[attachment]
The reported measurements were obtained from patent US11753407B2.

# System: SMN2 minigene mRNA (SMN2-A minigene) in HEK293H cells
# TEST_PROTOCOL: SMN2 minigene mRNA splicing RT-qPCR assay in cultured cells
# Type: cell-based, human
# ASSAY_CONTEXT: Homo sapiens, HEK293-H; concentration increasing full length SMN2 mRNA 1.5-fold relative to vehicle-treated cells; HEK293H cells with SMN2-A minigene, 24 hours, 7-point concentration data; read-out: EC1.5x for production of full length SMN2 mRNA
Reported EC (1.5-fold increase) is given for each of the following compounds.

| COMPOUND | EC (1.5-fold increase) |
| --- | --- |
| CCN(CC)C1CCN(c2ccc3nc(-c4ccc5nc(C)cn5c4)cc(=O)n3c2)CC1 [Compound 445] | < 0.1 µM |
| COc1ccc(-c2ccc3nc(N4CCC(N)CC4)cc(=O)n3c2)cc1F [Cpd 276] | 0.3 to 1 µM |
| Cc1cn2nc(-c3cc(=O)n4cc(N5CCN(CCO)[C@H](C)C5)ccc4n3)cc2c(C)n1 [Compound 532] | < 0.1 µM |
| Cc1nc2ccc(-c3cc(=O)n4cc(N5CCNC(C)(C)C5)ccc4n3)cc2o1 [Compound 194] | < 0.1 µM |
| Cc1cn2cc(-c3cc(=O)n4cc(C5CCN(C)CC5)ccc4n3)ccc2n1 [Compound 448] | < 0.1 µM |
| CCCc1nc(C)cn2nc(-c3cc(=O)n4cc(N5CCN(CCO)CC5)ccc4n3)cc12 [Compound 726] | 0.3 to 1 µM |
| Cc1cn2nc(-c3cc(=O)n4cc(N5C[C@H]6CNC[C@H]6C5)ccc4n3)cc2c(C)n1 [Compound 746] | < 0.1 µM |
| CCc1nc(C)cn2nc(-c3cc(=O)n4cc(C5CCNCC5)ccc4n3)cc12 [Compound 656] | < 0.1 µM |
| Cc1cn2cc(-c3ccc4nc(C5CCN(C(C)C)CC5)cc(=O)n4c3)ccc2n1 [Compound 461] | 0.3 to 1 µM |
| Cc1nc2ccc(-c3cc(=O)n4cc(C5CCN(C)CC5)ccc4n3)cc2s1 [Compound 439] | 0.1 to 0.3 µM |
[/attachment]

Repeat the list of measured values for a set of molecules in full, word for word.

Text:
The reported measurements were obtained from patent US11753407B2.

# System: SMN2 minigene mRNA (SMN2-A minigene) in HEK293H cells
# TEST_PROTOCOL: SMN2 minigene mRNA splicing RT-qPCR assay in cultured cells
# Type: cell-based, human
# ASSAY_CONTEXT: Homo sapiens, HEK293-H; concentration increasing full length SMN2 mRNA 1.5-fold relative to vehicle-treated cells; HEK293H cells with SMN2-A minigene, 24 hours, 7-point concentration data; read-out: EC1.5x for production of full length SMN2 mRNA
Reported EC (1.5-fold increase) is given for each of the following compounds.

| COMPOUND | EC (1.5-fold increase) |
| --- | --- |
| CCN(CC)C1CCN(c2ccc3nc(-c4ccc5nc(C)cn5c4)cc(=O)n3c2)CC1 [Compound 445] | < 0.1 µM |
| COc1ccc(-c2ccc3nc(N4CCC(N)CC4)cc(=O)n3c2)cc1F [Cpd 276] | 0.3 to 1 µM |
| Cc1cn2nc(-c3cc(=O)n4cc(N5CCN(CCO)[C@H](C)C5)ccc4n3)cc2c(C)n1 [Compound 532] | < 0.1 µM |
| Cc1nc2ccc(-c3cc(=O)n4cc(N5CCNC(C)(C)C5)ccc4n3)cc2o1 [Compound 194] | < 0.1 µM |
| Cc1cn2cc(-c3cc(=O)n4cc(C5CCN(C)CC5)ccc4n3)ccc2n1 [Compound 448] | < 0.1 µM |
| CCCc1nc(C)cn2nc(-c3cc(=O)n4cc(N5CCN(CCO)CC5)ccc4n3)cc12 [Compound 726] | 0.3 to 1 µM |
| Cc1cn2nc(-c3cc(=O)n4cc(N5C[C@H]6CNC[C@H]6C5)ccc4n3)cc2c(C)n1 [Compound 746] | < 0.1 µM |
| CCc1nc(C)cn2nc(-c3cc(=O)n4cc(C5CCNCC5)ccc4n3)cc12 [Compound 656] | < 0.1 µM |
| Cc1cn2cc(-c3ccc4nc(C5CCN(C(C)C)CC5)cc(=O)n4c3)ccc2n1 [Compound 461] | 0.3 to 1 µM |
| Cc1nc2ccc(-c3cc(=O)n4cc(C5CCN(C)CC5)ccc4n3)cc2s1 [Compound 439] | 0.1 to 0.3 µM |